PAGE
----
Art

[Weekly Q&A]

Trifecta owner Marty Walsh reflects on her gallery and the local arts scene

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End of an era: Marty Walsh’s Trifecta Gallery has been a staple of the arts scene, for its consistency and quality.
Photo: Adam Shane

Eleven years is a long time in the context of the Las Vegas Arts District. When artist Marty Walsh opened her Trifecta Gallery in a small corner of the Arts Factory, she was merely trying to join in on the wave of creative excitement sweeping the area in the form of artist studios and new galleries. Arriving from Ireland, she had no idea that hers would become an anchor in the ongoing movement, lasting (while other galleries opened and closed) long enough to establish a trusted brand and a solid roster of artists, eventually moving into the building's large space on Charleston Boulevard. Walsh will close Trifecta at the end of this month to move back to Ireland with her husband, Pete. We talked with her about the Las Vegas arts scene and its future.

How does it feel to be closing? I feel everything all at once. I’m very aware that this is the last time I’m going to do this. I thought that would be a relief, but it’s not. I’m feeling sadder than I had expected. But looking to the future is kind of an amazing thing. I have enough interests that it’s not going to be empty.

Did you imagine that Trifecta would be so successful? I tried it out without a beginning and an end. I was hooked the minute I opened.

Why? I felt this groundswell of being a part of a greater whole, about the excitement of being on the ground level of a bigger picture.

I know that this is like asking, ‘Who is your favorite child?’ but what were some of your favorite shows? Brian Henry’s show rocked my world. It was light-based and kinetic and it ticked. It was engineered. This giant projection on the wall made an infinite number of color permutations and it slowly changed. It was like a color massage.

Any others? I loved all the Philip Denker shows and the investigation that he spent on the line. Another one is Erin Stellmon’s show. She has a voice that is so bang-on and subtle at the same time. She could be making a commentary about something and you wouldn’t have to look at it as a commentary. You could enjoy it just for art’s sake. She navigated both those worlds beautifully. The work was amazing on a visual level and oh-so-poetic behind the scenes. Todd VonBastiaans’ diorama TV lamps were a highlight. And I loved the Dylan Mortimer show, the prayer booth, the choir robes, Tupac—a bulletproof stained-glass Tupac in Las Vegas, how perfect is that?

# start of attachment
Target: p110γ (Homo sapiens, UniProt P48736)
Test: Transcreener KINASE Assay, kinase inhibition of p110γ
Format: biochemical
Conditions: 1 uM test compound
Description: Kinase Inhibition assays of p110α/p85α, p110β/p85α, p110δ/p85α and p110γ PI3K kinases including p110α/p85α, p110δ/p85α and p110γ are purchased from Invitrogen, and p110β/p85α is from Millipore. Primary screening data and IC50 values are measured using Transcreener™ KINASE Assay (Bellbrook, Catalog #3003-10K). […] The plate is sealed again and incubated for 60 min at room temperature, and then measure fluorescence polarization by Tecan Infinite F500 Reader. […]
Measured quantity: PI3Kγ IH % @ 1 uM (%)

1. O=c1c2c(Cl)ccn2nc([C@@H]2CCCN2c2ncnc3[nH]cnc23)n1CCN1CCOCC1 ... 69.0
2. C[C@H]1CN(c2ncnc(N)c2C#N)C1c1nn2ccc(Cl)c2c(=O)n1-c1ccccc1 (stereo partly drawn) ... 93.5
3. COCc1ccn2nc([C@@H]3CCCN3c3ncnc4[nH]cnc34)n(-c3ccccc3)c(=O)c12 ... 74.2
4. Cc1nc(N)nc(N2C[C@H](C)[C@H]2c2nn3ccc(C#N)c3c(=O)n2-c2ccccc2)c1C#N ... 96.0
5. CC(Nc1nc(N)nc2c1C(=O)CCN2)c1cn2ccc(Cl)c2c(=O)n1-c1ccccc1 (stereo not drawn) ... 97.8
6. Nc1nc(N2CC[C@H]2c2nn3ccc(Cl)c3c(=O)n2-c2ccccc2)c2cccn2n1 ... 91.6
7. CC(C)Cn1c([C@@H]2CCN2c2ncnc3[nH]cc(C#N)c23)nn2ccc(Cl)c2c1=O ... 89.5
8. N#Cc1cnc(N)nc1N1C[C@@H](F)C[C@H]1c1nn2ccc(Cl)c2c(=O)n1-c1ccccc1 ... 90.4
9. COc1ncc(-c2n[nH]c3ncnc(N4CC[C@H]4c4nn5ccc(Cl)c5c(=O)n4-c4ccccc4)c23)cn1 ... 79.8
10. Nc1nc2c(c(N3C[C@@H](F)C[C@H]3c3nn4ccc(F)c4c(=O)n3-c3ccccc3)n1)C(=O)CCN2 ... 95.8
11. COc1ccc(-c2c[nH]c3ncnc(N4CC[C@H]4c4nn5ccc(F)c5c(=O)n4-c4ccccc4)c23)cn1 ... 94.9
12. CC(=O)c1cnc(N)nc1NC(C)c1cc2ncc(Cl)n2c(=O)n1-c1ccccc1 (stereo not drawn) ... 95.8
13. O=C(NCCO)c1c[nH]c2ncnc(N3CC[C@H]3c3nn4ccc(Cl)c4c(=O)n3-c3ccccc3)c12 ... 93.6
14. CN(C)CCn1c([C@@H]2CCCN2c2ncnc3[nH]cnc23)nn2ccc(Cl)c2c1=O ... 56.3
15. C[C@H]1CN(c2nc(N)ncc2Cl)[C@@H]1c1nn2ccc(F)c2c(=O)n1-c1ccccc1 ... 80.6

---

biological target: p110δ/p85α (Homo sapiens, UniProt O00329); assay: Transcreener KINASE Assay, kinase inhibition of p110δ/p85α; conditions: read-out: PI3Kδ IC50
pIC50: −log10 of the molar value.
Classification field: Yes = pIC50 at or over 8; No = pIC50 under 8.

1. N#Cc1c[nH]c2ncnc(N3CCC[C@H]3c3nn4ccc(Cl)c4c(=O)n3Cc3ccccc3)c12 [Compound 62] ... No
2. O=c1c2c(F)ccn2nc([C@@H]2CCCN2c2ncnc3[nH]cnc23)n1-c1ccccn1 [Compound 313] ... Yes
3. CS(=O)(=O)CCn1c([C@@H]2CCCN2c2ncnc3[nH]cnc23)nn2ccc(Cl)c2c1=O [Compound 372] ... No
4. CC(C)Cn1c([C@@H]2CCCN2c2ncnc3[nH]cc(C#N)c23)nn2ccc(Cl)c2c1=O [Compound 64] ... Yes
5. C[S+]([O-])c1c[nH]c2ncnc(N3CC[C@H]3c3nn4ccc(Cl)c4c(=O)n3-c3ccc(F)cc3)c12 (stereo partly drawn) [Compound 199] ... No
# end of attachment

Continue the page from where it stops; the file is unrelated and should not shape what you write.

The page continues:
How about some highlights of being involved in the arts? When I first started volunteering at the CAC in 2000, I noticed a lack of education about art and how art comes to the people. One of the highlights is that the art scene here has provided the education. Another highlight is that we started a lot of people’s very first art collections. That is probably the icing on the cake. Also, being entrusted with the Jack Endewelt estate.

Are there enough buyers here to sustain galleries? We have buyers. But we’ve never had the critical mass to make it worth their while to come down. People who buy art have a lot of money, they’re busy and they have very little time to make a trip somewhere and to have you not be open.

Was it frustrating to be one of the only galleries with consistent hours? It infuriates me listening to complaints. People would say, “I came all the way down here, I found it and you’re the only one open.” It’s a PR nightmare. If you’re going to pay rent and have a business license, then why wouldn’t you open your doors for regular business hours?

What is the future of the gallery scene? It’s not going to die. More will come. I’d like to see five to 12 galleries down here in 18b. We almost had a beginning of a critical mass and we were all open on Thursday nights and we were really gaining momentum. We need more doers and less dreamers. We need dreamers that do. It’s so easy for people to talk the talk. That dream is lovely, but it needs a little more leadership, a little more business sense. If we have at least five or 10 galleries, it makes it more of a destination.

You serve on the advisory board of the planned art museum, the Modern, and founded its Artist Council. What will it take to build an art museum here? It has to be the right kind of museum and done in the way that people in Las Vegas are used to. On the Strip, it’s done very business-like. The same thing has to be done with the art museum. It can’t be organic. It needs to be committed. People need to put their heart and soul into something purpose-built for the bigger picture.

You think it will happen. Yes. Without hesitation.

What will your last day look like? We take this show down, Cirque comes to pick it up and we sweep the floors.

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